Protecting Your Business: The Basics of Cybersecurity

Have you heard the stories about cybercriminals dumping thumb drives loaded with malicious code in employee parking lots, waiting for one to be picked up and plugged into a work computer? Pretty clever, right? Unfortunately, studies have found that 60% of people will do just that!

Hackers can do this with little to no effort, so providing security awareness training to your employees about current security threats, company security policies, and the personal role each plays in keeping your business safe from cyber threats is critical.

Protecting Your Business

Unfortunately, many businesses don’t know where to begin the development of a program or what areas they should focus on first. With so much to know and paths you can take, we understand the potential confusion. We are here to help. Together, we can get your business up to speed on the basics of security awareness, guidance on good employee security policy, and how it relates to the work streams of your business. Here’s a peek at some must-haves as part of any good program:

  • Phishing and social engineering
  • Passwords and network access
  • Device security
  • Physical security

Phishing and Social Engineering

Social engineering is the art of manipulating people, so they give up confidential information. Phishing, which is an attempt to get sensitive information like passwords and credit cards from someone through email or chat, is a common social engineering attack.

Why are phishing and other social engineering attacks so successful? Because they appear to come from a credible source, deceiving you into thinking it’s a piece of communication you can trust. Tell-tale signs of a phishing attempt include typos, links containing a string of random numbers and letters, an odd sense of urgency, or a simple feeling that something is amiss about the information being requested.

If a user feels something isn’t quite right, they should never click on a link or attachment or give out sensitive information. Employees should have a process in place for informing the right person or department in a timely manner if they believe they are receiving malicious email communications. If one employee is being targeted, it’s likely many others are, too. Alerting the right staff in a timely manner is critical for preventing a phishing scam from entering the network and spreading company wide.

Passwords and Network Access

Knowledge is Power

Similarly, employees should be following best practices when it comes to the passwords they’re creating, especially for passwords used to access IT environments. For many industries, enforcement of password policy is a compliance requirement. In general, passwords should be unique to each application and information source, contain at least twelve characters, contain letters, numbers and special characters, and stay away from obvious information like names and birthdays. Further passwords should be updated every 90 days and never stored on sticky notes affixed to monitors or keyboards or shared with other employees. In addition to updating your passwords regularly and ensuring they are secure, Multi-Factor Authentication should be used whenever possible.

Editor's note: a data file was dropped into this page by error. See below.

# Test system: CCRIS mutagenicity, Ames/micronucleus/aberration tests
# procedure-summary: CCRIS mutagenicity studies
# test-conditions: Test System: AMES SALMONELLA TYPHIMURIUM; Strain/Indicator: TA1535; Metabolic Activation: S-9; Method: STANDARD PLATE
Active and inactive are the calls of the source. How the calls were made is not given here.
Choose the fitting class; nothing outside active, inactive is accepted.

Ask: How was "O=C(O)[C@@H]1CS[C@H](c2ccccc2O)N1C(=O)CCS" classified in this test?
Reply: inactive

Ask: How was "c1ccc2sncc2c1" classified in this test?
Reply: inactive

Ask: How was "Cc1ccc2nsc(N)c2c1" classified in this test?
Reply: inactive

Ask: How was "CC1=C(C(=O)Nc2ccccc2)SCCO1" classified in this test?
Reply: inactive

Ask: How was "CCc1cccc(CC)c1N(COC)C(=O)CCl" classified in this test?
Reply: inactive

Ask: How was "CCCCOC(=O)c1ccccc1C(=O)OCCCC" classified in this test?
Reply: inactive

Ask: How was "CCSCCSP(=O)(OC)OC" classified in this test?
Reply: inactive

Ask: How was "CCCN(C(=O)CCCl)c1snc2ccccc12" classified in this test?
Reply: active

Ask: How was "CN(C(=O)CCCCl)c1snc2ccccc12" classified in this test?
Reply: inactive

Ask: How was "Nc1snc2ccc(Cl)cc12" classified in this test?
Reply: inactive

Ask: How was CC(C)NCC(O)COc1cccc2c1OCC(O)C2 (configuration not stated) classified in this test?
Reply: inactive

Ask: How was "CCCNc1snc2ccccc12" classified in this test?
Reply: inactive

This may be less obvious, but employees should also be wary of network connections used outside of their home or work. Even if the data on their device is encrypted, a connected network does not have to transfer that data in an encrypted format, which opens the door to a variety of vulnerabilities. Plus, public networks may be tapped, which puts all data exchanged on that network at risk. Use a trusted network connection or secure the connection with appropriate VPN settings. Employees should be mindful of the potential security ramifications when logging onto company resources from their local coffee shop’s network.

Device Security

In an era where more and more personal devices operate within the workplace, employees must understand the potential security risks of connecting to the enterprise network from their shiny new phone or tablet. The same threats posed to company desktops and laptops also apply to personal devices. Ideally, you will work with employees to ensure they have the means to securely access resources from their own device, but they should always be mindful of the websites they’re browsing, the applications they are installing, and the links they’re clicking on.

Physical Security

Cyber threats aren’t the only risks to be mindful of. Physical security also plays a role in keeping sensitive information protected. How often do employees mistakenly leave a mobile device or computer unattended? It happens to all of us. But, if someone were to swipe an unattended phone or log in to sensitive assets from a connected network session, all of your data could immediately be at risk.

This is an area of security often overlooked and in need of a good refresher, especially with so many employees now accustomed to working from home and out of practice with good office security measures such as:

  • Locking all devices. Employees should re-establish the habit of doing this every time they leave their desk.
  • Locking their documents. Sensitive materials should be stored in a locked cabinet and not left sitting on an open access desk.
  • Properly discarding information. When throwing away documents, users should be sure not to place sensitive papers into a general trash bin. The company should have a policy and process in place for the appropriate and secure removal of such files.

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